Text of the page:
Gaoui © Carsten ten Brink
Gaoui is a charming village conveniently located just over six miles (10km) northeast of the capital, N'Djamena, making it a good excursion for those who want to see the country beyond the city but haven't the means or the time to travel far. Gaoui is known for its traditional crafts, particularly pottery, and for its wonderful traditional architecture which has made it a favourite with photographers. There is a small pottery museum in the village, standing as testimony to the local mastery of the art. Gaoui was once a settlement of the Sao civilisation, an ancient culture which is thought to have originated in the Nile Valley and which was introduced to the region around Lake Chad possibly as early as 3000 BC. The Sao culture is alive and well in local folklore and the inhabitants of Gaoui proudly consider themselves the descendents of this ancient culture, and continue their pottery tradition.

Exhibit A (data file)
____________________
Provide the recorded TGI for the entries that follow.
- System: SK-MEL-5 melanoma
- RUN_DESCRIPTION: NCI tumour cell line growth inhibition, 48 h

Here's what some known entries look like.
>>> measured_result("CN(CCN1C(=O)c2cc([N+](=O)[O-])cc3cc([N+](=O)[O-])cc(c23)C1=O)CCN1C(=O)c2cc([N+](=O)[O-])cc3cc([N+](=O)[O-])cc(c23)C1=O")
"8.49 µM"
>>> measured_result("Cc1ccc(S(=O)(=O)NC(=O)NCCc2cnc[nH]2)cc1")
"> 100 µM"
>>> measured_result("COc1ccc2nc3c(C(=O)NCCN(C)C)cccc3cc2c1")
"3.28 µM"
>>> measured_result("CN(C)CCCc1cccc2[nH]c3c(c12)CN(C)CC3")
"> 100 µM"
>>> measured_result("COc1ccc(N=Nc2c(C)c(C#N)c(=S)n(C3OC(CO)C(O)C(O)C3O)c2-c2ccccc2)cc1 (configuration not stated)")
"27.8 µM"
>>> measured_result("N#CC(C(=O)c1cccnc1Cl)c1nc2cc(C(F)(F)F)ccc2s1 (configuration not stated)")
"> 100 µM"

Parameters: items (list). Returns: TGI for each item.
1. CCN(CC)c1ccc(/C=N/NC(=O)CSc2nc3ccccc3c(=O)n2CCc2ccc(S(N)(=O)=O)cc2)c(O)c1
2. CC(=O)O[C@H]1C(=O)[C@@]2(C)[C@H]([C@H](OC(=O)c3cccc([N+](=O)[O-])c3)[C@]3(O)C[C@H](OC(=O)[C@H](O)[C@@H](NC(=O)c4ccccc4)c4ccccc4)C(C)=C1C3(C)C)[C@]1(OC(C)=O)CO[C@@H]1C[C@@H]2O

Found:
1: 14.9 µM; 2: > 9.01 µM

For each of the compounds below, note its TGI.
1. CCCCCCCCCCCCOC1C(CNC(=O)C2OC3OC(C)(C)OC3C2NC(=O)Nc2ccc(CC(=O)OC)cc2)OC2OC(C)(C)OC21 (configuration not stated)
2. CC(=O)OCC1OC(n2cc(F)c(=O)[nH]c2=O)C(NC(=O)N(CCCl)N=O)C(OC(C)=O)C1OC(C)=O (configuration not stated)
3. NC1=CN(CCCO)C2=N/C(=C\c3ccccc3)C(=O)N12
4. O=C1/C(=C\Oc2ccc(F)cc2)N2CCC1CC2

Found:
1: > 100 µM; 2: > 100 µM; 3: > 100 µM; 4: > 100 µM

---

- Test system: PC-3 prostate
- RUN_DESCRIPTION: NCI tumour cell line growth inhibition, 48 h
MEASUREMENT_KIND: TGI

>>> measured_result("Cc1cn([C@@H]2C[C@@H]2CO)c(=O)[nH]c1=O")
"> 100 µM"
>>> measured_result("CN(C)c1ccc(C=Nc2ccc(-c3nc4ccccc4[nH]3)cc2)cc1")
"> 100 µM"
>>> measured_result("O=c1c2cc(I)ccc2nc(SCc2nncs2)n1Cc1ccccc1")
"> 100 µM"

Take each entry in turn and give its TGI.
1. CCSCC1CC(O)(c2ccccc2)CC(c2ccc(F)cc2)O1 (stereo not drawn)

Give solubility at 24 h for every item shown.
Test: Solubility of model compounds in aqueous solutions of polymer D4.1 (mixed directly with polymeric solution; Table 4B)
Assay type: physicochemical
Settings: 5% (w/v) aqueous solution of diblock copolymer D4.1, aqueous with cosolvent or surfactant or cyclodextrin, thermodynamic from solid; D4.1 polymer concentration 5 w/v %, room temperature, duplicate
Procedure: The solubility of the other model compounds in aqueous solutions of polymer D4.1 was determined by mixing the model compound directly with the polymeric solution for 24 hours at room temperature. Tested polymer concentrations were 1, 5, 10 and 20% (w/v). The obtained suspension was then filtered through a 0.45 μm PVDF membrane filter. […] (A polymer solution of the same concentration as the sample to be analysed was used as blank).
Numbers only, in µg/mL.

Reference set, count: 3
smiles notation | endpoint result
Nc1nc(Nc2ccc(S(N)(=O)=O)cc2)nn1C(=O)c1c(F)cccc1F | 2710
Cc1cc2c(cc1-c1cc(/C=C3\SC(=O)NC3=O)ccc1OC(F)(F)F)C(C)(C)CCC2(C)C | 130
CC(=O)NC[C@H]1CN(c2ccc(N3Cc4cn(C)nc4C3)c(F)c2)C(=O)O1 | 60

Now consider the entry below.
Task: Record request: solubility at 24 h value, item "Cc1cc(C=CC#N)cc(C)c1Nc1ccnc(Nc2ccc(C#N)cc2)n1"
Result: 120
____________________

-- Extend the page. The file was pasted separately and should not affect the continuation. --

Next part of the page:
Today Gaoui is a small, sleepy village with a mosque, a school, a pottery museum, and a few dozen picturesque traditional buildings. The locals are very friendly to visitors and are liable to invite them into their homes, particularly if tourists express an interest in the architecture. Some may recognise the village from the 2003 movie Abouna, which was filmed partially in the village.